Several weeks after he started middle school, I received a phone call from my son's teacher. Apparently, my sixth-grade son had bounced up and down so vigorously in his English class that he'd knocked a screw loose from his chair. In the middle of root-word review, his chair had crashed to the floor. His teachers wanted to meet to discuss how to support his moving forward.
My thought was: "Here we go again."
While I couldn't fault teachers for reaching out, as a veteran of such meetings, I felt a knot in my stomach. I was ready to put on my armor to once again defend and advocate for my son until my last breath. This time, though, it wouldn't be necessary.
The Early Years
My son is twice-exceptional, a 2e. This sounds like a good thing, doesn't it? Not only is my child exceptional, he is doubly exceptional. In a school setting, though, "twice exceptional" means being intellectually gifted and having special needs that affect learning — in his case, ADHD, anxiety, and visual-motor processing challenges. His 2e was neither good nor bad. It just described what type of learner he is. It meant that finding the right academic fit would be a long journey.
In preschool, my son often crashed into his classmates, half-sat on their laps, and pushed himself into the middle of groups. He had no patience for tasks requiring fine motor skills, like sharpening a pencil or tying shoes. He loved to play chess and, by age four, played a great game. But playdate invitations were rare.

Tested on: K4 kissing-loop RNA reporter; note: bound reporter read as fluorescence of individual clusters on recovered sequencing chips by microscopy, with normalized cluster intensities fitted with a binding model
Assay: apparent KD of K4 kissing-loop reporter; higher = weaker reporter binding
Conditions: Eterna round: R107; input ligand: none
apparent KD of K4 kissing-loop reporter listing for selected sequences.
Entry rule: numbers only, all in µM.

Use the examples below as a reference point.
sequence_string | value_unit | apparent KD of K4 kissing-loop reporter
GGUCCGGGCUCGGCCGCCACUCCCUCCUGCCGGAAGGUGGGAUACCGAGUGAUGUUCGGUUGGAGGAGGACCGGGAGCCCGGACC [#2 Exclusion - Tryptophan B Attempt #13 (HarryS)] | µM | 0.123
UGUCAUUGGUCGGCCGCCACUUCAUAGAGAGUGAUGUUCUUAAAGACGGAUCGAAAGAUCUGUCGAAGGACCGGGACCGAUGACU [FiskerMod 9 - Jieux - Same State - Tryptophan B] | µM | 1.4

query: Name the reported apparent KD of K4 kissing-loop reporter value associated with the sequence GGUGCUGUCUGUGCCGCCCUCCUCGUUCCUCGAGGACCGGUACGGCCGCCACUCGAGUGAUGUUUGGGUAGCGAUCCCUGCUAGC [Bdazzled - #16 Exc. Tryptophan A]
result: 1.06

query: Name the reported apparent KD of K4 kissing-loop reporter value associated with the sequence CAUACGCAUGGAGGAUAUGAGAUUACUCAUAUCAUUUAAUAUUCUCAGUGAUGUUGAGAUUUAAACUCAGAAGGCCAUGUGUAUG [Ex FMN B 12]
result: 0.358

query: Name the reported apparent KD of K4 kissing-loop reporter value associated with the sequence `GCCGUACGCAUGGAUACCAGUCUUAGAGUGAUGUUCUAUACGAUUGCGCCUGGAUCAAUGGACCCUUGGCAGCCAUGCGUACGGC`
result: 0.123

It was clear that my son needed help, but I wasn't sure what kind of help he needed or how to get it. His principal recommended an IEP, a full-scale evaluation by the school district to determine which types of services, if any, he would qualify for. At the IEP meeting, the district counselor said that our son had made the most insightful comments she'd ever heard from a preschooler. She also said he would not be eligible for services. Our principal, angry that no "shadow" (personal classroom aide) was provided by the school district, told us it was "only a matter of time before he has no friends." I didn't know what to do. Was he a rambunctious little boy who would "grow out of it"? Or did he need interventions to thrive?
I paid for behavioral therapy, physical therapy, and occupational therapy. Our son worked hard, but preschool was still a struggle. It was better when we finally moved on to our neighborhood public elementary school, but his twice-exceptionality continued to present challenges.